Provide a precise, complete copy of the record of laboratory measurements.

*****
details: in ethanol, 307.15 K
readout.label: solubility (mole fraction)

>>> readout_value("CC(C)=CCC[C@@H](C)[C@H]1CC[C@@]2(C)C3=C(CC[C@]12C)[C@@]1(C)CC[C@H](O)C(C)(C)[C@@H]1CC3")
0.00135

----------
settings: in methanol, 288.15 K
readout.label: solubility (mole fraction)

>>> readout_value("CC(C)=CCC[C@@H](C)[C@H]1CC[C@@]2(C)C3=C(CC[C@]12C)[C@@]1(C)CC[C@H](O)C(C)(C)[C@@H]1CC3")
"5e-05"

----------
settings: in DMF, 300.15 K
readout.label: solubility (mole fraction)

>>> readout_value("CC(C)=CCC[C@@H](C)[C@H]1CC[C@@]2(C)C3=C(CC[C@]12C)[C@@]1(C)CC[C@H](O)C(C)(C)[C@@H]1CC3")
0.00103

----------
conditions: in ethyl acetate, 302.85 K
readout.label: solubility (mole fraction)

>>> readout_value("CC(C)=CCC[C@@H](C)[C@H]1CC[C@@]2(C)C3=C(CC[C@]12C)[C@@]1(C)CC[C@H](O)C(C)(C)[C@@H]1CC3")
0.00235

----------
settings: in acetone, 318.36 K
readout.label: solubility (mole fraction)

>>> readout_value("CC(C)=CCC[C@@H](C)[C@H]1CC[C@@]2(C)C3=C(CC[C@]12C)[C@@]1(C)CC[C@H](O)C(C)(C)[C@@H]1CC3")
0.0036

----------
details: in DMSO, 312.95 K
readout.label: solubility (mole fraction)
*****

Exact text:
details: in ethanol, 307.15 K
readout.label: solubility (mole fraction)

>>> readout_value("CC(C)=CCC[C@@H](C)[C@H]1CC[C@@]2(C)C3=C(CC[C@]12C)[C@@]1(C)CC[C@H](O)C(C)(C)[C@@H]1CC3")
0.00135

----------
settings: in methanol, 288.15 K
readout.label: solubility (mole fraction)

>>> readout_value("CC(C)=CCC[C@@H](C)[C@H]1CC[C@@]2(C)C3=C(CC[C@]12C)[C@@]1(C)CC[C@H](O)C(C)(C)[C@@H]1CC3")
"5e-05"

----------
settings: in DMF, 300.15 K
readout.label: solubility (mole fraction)

>>> readout_value("CC(C)=CCC[C@@H](C)[C@H]1CC[C@@]2(C)C3=C(CC[C@]12C)[C@@]1(C)CC[C@H](O)C(C)(C)[C@@H]1CC3")
0.00103

----------
conditions: in ethyl acetate, 302.85 K
readout.label: solubility (mole fraction)

>>> readout_value("CC(C)=CCC[C@@H](C)[C@H]1CC[C@@]2(C)C3=C(CC[C@]12C)[C@@]1(C)CC[C@H](O)C(C)(C)[C@@H]1CC3")
0.00235

----------
settings: in acetone, 318.36 K
readout.label: solubility (mole fraction)

>>> readout_value("CC(C)=CCC[C@@H](C)[C@H]1CC[C@@]2(C)C3=C(CC[C@]12C)[C@@]1(C)CC[C@H](O)C(C)(C)[C@@H]1CC3")
0.0036

----------
details: in DMSO, 312.95 K
readout.label: solubility (mole fraction)